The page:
The following students from Lake Catholic High School and Mentor High School received scholarships from MC Sign in Mentor: Rachel Baucco, Mentor High; Molly Brown; Mentor High; Frederick Buse, Mentor High; Andrew Denton, Mentor High; Caelyn Eppler, Mentor High; Albert Giebel, Mentor High; Leila Mansour, Mentor High; Maureen Mierke, Lake Catholic; Hanna Mikulandra, Lake Catholic; Sarah Noviski, Mentor High; Cullen O’Donnell, Mentor High; Allison Pfeifle, Mentor High; Matthew Schaefer, Mentor High; Ryan Smerke, Lake Catholic; Justin Smith, Mentor High; Ashlyn Woods, Mentor High; and Amanda Wynne, Lake Catholic.
Twitter: @Lauranh

Friday, August 2, 2013

Fair's royalty anxious for crowning moments

When you’re at the Lake County Fair in a few weeks, you might have to look really quickly to see them.

They’ll probably seem like blurs darting around the fairgrounds in Painesville Township.

But, as busy as they’ll be, there’s no doubt Meradith Voegtler and Natalie Pachinger will be smiling ear to ear both as they’re competing and waving to the crowds.

The two 4-Hers are showing animals in the fair and serving as the 2013 Lake County Fair queen and court.

Voegtler, of Perry, was crowned as the 2013 queen after serving last year as second runner-up. Pachinger, of Mentor, will be her first runner-up.

Both girls have long histories in 4-H in Lake County but have taken different paths.

Voegtler said she has been a member for seven years, joining with her brother after seeing her friends in the group. She said she was leery of the market experience, which requires sale of animals after you’ve raised them, and instead started with crafts and photography projects.

Later on, she went into the animal fields, starting with rabbits, then pigs, and is involved with chickens and horses at this year’s fair.

She said she, like last year’s queen Megan Muzic, plans to pursue a career in veterinary medicine. Muzic just completed her first year at University of Findlay.

“It’s something we’ve been around for so long,” Voegtler said. “Not only is it something we like, but we’ve learned from it. It’s a responsibility. I mean, you learn how to deal with money, you have to have your animals taken care of. Your vet comes out, and you learn from that. It’s something you’re proud of, so why not go into something you love.”

Voegtler has a unique reason to be thrilled to have won this year’s crown.

“I always wanted to be somebody someone could look up to,” she said. “Last year, I had second runner-up, and there were all these little kids, and they thought it was really cool. And I think it’s more of a reason for them to look up to me and makes me more of a role model.”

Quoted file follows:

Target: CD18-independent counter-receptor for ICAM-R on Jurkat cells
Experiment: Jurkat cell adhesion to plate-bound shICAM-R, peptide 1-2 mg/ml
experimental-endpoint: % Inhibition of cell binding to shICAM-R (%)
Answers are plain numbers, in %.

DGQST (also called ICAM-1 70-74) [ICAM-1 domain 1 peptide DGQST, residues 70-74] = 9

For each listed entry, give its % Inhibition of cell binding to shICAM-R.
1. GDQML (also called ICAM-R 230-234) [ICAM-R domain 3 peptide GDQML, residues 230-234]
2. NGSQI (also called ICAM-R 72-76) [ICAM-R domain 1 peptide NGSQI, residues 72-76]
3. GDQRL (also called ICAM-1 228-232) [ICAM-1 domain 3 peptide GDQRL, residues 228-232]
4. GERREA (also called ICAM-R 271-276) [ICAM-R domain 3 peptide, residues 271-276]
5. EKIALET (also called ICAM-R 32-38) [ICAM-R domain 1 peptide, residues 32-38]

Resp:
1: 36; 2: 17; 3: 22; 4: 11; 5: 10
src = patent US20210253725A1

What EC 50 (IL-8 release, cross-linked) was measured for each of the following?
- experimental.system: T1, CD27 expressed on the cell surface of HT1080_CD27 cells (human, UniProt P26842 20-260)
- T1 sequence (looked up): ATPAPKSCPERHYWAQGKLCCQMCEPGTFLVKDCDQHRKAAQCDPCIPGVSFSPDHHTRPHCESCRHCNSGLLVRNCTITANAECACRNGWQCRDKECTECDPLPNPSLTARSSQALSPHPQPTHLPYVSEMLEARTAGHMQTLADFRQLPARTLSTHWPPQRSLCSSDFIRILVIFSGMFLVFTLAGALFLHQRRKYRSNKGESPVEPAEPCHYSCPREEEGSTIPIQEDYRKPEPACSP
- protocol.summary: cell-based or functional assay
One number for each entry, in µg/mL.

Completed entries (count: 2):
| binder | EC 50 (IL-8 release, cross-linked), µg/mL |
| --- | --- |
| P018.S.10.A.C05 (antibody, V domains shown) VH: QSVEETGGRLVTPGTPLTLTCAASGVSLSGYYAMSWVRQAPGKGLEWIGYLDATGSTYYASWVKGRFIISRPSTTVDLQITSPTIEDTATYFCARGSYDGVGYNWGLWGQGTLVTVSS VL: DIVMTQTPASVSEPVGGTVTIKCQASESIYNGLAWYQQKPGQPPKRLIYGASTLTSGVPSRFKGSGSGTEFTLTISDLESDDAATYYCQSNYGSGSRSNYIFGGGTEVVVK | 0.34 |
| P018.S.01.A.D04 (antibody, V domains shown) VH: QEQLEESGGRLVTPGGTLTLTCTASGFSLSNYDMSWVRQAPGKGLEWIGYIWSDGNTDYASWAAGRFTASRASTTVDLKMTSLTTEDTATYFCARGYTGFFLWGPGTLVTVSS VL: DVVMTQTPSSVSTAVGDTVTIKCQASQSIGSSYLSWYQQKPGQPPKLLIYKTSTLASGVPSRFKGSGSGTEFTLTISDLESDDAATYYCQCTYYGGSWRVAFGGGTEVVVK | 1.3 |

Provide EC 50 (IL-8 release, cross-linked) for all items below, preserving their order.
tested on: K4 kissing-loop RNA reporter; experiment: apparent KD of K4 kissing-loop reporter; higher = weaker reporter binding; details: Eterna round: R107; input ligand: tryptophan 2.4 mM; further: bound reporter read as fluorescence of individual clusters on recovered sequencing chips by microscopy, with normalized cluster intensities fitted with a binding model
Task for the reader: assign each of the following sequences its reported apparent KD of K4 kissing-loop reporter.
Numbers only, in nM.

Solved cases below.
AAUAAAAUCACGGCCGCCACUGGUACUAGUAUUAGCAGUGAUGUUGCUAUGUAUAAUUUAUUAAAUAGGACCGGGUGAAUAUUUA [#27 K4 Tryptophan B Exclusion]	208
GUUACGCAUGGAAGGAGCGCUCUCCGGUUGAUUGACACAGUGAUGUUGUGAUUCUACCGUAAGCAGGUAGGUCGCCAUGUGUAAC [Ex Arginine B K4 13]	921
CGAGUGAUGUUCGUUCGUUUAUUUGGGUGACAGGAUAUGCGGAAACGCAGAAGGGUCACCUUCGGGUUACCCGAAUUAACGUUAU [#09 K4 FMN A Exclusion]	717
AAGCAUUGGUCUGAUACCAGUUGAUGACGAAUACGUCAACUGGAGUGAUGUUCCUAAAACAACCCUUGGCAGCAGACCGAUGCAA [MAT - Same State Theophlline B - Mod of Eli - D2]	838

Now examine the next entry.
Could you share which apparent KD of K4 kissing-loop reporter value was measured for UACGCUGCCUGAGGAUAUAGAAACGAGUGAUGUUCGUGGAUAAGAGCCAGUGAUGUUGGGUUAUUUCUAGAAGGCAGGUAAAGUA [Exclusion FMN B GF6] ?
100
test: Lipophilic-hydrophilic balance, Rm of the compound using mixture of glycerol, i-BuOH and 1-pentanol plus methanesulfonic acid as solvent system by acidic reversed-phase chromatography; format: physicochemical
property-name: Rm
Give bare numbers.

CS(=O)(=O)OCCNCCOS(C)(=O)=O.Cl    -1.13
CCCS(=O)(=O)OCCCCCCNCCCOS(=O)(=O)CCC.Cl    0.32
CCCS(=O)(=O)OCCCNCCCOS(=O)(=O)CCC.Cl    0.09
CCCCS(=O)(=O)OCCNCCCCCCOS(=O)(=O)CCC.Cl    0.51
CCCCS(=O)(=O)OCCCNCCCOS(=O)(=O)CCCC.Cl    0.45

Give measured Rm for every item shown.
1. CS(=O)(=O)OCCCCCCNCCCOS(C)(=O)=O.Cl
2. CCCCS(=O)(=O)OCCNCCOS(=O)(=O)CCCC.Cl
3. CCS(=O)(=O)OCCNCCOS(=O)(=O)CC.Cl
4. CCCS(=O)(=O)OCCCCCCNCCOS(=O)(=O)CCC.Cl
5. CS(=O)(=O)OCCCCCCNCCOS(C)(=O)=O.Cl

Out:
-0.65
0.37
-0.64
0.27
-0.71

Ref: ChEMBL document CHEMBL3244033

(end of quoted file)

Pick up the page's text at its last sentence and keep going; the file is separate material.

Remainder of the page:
She’s going to be spending a good deal of time with Pachinger this year.

“I am very thankful for this opportunity,” Voegtler said. “Last year, I came in second runner-up, which was awesome, because I got to meet a whole lot of new people. And this year, I thought there were going to be more people, but I’m glad I can do this with Natalie.”

Pachinger also will be involved in the fair’s horse shows.

She’s been riding since she was very young, taking after her mom, who also rode most of her life. She said she’s never had formal lessons in riding, instead having direction from her mom.
She now teaches youngsters just learning to ride.

She’ll be enjoying her final 4-H year at the fair, before heading off to Ursuline College in a few weeks to study nursing.

The 2013 Mentor High graduate will play lacrosse at Ursuline, stretching a career that started in eighth grade. She also played basketball for the Cardinals.

Pachinger said she plans to stay involved in 4-H after she completes her activities later this month.

“Lake County has given me awesome opportunities,” she said before the queen was crowned Thursday night. “Growing up here is awesome. We’re very fortunate to grow up here. We have many options and I would like to see more kids getting involved with community service, and kids getting healthy, active.”

Pachinger said she hasn’t completely ruled out veterinary medicine. She said she deliberately picked nursing studies, because so much of that curriculum is what she’d need in veterinary studies, if she decides to make the switch.

Don’t miss a chance to say hello to this dynamic duo if you see them at the fair, which runs Aug. 13-18 in Painesville Township. One place you’ll almost certainly see them is at the crowning of the 2013 News-Herald Lake County Fair Commerce Queen on Aug. 15.

They’ll join us on stage as we place a crown atop the head of this year’s winner.

Take a minute to talk to them, and enjoy the enthusiasm for their hometown, for the Lake County Fair and for working and living in an environment that strives to mold good citizens and stewards of our future.
Twitter: @Lauranh